Friday, March 04, 2005

Weird Musak

In the ladies' room at work today, I heard a musak version of "Shotgun" (Junior Walker and the All-Stars). It's been in my head since then.

I'm trying to think of the weirdest musak versions of songs I've ever heard. I distinctly remember laughing at a version of "Jump" (Van Halen, not the Pointer Sisters).

One night in the grocery store they played a musak version of Freedy Johnston's "Bad Reputation." I was thrilled to hear it, but I wondered why they just couldn't play the actual song. It's not like the lyrics are offensive or anything. I sang along as I plopped granola bars and Lean Pockets in my cart.

Wednesday, March 02, 2005

Slacker confessions

This article deals with Gen Y associates in law firms. Even though technically I am not in Gen Y but rather belong to the passe Generation X, I identified with much that was written. (Hell, it's not like I'm that far removed from Gen Y. I know who Usher is. Yeah, yeah...)

Aaaaaaanyhoo, the following paragraph caught my eye:

Generation Y associates often come from the nation's top schools and have other impressive credentials, McLean said, but what many do not have is unbridled ambition.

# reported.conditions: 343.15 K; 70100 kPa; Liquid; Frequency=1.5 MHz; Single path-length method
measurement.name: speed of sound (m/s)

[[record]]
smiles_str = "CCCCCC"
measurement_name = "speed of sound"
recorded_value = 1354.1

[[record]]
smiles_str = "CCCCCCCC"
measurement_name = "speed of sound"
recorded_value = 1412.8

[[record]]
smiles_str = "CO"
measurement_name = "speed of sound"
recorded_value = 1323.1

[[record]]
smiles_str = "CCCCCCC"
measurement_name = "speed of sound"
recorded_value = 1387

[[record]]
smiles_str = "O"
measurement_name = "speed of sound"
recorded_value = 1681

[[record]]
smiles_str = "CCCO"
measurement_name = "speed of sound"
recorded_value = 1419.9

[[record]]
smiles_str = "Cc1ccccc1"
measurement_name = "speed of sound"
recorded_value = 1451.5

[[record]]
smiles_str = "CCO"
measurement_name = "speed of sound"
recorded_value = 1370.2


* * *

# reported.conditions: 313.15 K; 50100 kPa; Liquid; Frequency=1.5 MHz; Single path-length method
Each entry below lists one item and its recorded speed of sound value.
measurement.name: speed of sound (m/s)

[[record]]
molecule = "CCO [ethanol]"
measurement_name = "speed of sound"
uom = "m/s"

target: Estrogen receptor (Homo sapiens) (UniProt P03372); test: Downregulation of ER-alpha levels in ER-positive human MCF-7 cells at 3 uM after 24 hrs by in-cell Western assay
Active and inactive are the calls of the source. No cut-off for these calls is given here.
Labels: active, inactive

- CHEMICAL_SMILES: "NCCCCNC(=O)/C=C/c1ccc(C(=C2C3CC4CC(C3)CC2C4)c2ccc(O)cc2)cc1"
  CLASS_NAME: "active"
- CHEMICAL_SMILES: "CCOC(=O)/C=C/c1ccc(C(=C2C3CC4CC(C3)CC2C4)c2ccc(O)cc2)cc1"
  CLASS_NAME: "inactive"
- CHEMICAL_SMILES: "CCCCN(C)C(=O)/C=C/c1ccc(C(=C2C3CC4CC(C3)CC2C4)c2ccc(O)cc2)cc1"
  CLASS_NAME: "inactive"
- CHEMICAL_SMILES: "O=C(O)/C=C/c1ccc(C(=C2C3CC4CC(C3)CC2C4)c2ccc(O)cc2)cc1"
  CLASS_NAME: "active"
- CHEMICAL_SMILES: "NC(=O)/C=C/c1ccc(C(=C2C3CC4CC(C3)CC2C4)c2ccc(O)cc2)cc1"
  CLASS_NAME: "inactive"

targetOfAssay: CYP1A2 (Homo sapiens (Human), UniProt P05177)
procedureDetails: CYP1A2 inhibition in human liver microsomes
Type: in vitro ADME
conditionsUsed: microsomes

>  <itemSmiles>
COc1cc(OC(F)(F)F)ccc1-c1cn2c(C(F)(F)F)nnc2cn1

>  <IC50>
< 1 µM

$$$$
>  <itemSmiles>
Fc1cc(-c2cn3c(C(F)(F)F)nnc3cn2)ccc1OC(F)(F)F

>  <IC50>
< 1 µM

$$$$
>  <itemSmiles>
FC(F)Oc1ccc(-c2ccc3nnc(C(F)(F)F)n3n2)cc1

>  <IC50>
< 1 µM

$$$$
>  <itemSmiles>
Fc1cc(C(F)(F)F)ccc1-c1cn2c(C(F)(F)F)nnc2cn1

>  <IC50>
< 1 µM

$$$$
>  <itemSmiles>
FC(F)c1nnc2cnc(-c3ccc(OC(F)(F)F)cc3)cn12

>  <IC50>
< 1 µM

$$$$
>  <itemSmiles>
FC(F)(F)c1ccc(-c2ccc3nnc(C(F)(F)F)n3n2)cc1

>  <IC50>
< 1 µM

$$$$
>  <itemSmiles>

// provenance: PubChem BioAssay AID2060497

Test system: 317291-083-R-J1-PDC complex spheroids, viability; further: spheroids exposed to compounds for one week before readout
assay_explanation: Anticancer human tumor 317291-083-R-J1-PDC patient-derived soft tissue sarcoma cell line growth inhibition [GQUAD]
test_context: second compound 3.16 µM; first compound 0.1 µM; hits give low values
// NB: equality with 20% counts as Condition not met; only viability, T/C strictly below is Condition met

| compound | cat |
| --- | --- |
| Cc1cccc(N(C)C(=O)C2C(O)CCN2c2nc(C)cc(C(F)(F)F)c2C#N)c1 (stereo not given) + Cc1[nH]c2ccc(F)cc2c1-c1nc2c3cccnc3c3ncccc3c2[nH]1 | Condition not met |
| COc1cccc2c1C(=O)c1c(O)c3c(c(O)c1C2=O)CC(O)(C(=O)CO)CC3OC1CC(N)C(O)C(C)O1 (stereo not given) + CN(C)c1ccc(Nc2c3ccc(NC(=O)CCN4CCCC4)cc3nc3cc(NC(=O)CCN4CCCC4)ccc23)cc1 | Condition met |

Unbridled ambition? I don't even have bridled ambition. In my pre-law profession (no, I am not a "straight-through"--not that there's anything wrong with that), I had no desire to be promoted or even take on a smidgen more responsibility. I want to go to work, do my job, come home and be with my family. And, occasionally, relax and have time by myself. And that is why I will never make partner. But the beauty of it is, I know myself enough to know that I don't want to make partner.

Oh, one other thing I noticed about the article: it defined Generation Y as those born in 1978 or later. I almost agree with that distinction. I would put the dividing line on May 25, 1977. My geek friends will recognize the date.

Tuesday, March 01, 2005

Can't wait till I have the time to read this opinion